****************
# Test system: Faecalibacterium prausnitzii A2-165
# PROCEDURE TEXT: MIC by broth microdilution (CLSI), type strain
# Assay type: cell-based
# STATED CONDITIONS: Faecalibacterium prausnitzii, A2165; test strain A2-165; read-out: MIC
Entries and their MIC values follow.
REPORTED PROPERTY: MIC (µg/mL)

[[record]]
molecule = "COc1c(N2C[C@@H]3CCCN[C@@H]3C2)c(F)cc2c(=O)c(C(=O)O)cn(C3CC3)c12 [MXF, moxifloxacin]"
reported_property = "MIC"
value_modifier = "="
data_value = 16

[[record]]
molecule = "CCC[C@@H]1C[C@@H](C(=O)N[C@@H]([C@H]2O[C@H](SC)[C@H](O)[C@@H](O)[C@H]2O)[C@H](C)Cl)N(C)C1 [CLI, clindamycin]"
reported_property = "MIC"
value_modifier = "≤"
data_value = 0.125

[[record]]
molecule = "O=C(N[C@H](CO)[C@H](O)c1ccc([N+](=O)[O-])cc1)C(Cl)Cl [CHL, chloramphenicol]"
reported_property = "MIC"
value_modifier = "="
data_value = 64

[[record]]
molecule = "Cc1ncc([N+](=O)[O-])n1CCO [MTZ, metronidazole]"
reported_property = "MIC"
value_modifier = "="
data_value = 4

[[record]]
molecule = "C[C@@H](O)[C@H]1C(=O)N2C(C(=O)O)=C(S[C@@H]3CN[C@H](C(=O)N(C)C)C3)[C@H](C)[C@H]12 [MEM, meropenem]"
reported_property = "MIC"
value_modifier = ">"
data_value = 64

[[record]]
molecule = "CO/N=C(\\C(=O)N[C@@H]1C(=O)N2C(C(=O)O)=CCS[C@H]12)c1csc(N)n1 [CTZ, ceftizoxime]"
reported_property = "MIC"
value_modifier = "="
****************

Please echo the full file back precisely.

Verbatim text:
# Test system: Faecalibacterium prausnitzii A2-165
# PROCEDURE TEXT: MIC by broth microdilution (CLSI), type strain
# Assay type: cell-based
# STATED CONDITIONS: Faecalibacterium prausnitzii, A2165; test strain A2-165; read-out: MIC
Entries and their MIC values follow.
REPORTED PROPERTY: MIC (µg/mL)

[[record]]
molecule = "COc1c(N2C[C@@H]3CCCN[C@@H]3C2)c(F)cc2c(=O)c(C(=O)O)cn(C3CC3)c12 [MXF, moxifloxacin]"
reported_property = "MIC"
value_modifier = "="
data_value = 16

[[record]]
molecule = "CCC[C@@H]1C[C@@H](C(=O)N[C@@H]([C@H]2O[C@H](SC)[C@H](O)[C@@H](O)[C@H]2O)[C@H](C)Cl)N(C)C1 [CLI, clindamycin]"
reported_property = "MIC"
value_modifier = "≤"
data_value = 0.125

[[record]]
molecule = "O=C(N[C@H](CO)[C@H](O)c1ccc([N+](=O)[O-])cc1)C(Cl)Cl [CHL, chloramphenicol]"
reported_property = "MIC"
value_modifier = "="
data_value = 64

[[record]]
molecule = "Cc1ncc([N+](=O)[O-])n1CCO [MTZ, metronidazole]"
reported_property = "MIC"
value_modifier = "="
data_value = 4

[[record]]
molecule = "C[C@@H](O)[C@H]1C(=O)N2C(C(=O)O)=C(S[C@@H]3CN[C@H](C(=O)N(C)C)C3)[C@H](C)[C@H]12 [MEM, meropenem]"
reported_property = "MIC"
value_modifier = ">"
data_value = 64

[[record]]
molecule = "CO/N=C(\\C(=O)N[C@@H]1C(=O)N2C(C(=O)O)=CCS[C@H]12)c1csc(N)n1 [CTZ, ceftizoxime]"
reported_property = "MIC"
value_modifier = "="